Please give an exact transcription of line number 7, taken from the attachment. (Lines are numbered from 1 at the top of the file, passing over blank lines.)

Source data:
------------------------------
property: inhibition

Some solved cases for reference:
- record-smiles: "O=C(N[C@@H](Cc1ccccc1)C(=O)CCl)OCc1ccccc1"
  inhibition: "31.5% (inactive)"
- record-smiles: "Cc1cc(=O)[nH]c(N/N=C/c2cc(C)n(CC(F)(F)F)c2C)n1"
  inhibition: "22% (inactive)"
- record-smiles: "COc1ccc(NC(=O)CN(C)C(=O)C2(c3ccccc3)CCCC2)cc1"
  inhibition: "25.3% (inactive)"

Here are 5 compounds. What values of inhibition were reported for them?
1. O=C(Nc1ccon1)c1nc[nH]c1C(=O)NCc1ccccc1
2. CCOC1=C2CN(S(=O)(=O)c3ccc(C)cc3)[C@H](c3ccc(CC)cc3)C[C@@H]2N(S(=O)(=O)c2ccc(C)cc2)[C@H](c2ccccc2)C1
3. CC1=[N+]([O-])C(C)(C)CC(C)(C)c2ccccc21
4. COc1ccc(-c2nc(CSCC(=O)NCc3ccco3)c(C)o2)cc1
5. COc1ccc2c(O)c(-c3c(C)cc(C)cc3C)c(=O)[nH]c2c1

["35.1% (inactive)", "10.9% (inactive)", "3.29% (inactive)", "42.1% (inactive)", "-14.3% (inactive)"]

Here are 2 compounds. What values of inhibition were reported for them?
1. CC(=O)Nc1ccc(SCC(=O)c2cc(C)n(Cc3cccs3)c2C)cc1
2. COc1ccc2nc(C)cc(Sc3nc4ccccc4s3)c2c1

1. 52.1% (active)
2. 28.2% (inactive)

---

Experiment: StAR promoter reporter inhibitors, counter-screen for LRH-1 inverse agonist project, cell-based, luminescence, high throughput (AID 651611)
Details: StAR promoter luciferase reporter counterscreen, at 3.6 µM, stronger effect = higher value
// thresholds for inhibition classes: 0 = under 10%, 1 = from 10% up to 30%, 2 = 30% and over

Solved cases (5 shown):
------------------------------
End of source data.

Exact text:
- record-smiles: "COc1ccc(NC(=O)CN(C)C(=O)C2(c3ccccc3)CCCC2)cc1"